On April 15, US House Science Committee Chairman Lamar Smith (R-TX) introduced the America COMPETES Reauthorization Act of 2015 (H.R.1806
). This legislation is a two year reauthorization of the National Science Foundation (NSF), Office of Science and Technology Policy (OSTP), National Institute of Standards and Technology (NIST), and some programs within the Department of Energy (DoE). This legislation is scheduled for consideration by the full committee on Wednesday, April 22.
This legislation sets funding levels for NSF and faced immediate criticism upon introduction for politicizing research priorities. The bill would cut the Social, Behavioral and Economic Sciences (SBE) Directorate by about 45 percent below the FY2015 enacted levels, and would cut the Geosciences Directorate by about 8 percent below FY2015 enacted levels. Funding levels in the bill are the same for FY2016 and FY2017.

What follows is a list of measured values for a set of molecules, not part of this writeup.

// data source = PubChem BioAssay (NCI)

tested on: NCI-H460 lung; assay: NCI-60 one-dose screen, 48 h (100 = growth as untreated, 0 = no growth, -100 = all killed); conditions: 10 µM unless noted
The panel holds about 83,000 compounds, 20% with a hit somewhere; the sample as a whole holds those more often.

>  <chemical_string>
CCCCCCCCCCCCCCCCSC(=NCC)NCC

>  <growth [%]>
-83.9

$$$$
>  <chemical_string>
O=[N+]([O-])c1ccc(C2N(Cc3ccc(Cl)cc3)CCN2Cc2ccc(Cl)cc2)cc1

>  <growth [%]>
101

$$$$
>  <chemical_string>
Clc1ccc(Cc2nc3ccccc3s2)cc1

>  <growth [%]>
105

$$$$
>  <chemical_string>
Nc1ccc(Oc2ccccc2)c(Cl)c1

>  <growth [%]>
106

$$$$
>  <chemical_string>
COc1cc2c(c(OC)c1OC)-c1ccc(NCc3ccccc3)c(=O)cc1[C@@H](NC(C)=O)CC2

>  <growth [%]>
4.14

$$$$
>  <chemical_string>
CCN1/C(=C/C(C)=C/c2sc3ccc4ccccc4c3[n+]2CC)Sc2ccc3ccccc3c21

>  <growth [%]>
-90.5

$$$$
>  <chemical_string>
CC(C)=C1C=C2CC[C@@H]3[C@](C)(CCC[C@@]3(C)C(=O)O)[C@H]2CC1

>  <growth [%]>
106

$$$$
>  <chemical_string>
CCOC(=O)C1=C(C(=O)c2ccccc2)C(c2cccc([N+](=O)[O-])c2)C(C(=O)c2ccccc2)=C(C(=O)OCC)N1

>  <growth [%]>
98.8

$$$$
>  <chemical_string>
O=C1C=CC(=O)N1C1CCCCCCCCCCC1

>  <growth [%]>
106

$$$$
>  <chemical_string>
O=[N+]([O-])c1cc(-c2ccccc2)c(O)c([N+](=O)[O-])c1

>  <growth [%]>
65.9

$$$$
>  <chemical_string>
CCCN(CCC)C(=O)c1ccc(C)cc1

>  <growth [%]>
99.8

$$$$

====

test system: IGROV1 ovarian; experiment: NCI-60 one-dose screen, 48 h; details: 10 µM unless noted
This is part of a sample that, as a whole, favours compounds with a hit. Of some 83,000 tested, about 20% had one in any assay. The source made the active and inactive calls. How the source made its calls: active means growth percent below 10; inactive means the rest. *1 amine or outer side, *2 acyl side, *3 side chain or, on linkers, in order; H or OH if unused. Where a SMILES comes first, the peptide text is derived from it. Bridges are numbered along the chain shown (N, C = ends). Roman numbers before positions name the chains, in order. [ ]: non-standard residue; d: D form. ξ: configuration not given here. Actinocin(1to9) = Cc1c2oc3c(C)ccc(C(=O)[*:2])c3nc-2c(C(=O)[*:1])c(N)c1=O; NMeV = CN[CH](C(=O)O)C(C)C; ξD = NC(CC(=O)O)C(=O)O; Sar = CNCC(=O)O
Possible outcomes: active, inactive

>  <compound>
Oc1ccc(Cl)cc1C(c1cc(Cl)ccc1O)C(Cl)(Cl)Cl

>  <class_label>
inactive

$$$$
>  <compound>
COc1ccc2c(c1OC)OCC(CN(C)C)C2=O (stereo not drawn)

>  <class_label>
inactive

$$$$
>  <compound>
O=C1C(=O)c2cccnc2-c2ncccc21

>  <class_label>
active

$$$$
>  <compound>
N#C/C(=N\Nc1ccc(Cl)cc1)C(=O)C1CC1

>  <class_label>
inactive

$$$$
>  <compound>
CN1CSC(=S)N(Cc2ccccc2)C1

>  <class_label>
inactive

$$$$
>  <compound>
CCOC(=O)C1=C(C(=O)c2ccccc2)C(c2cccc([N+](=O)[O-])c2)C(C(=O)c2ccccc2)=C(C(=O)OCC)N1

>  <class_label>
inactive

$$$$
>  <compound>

Under the Department of Energy, the legislation would authorize ARPA-E at $140 million for FY2016 and FY2017, a cut of $140 million from the FY2015 enacted level of $280 million, and $185 million below the President’s FY2016 request of $325 million. The Office of Science would receive an increase and would be authorized at $5.3 billion, consistent with the President’s FY2016 request, and above the FY2015 enacted level of $5.1 billion.
For FY2016 and FY2017, the Manufacturing Extension Partnership Program within the National Institute of Standards and Technology would be authorized at $125 million. This is $5 million below the FY2015 enacted level of $130 million and $16 million below the President’s FY2016 request of $141 million.
A recent article in Science
discussed the challenges of America COMPETES Reauthorization.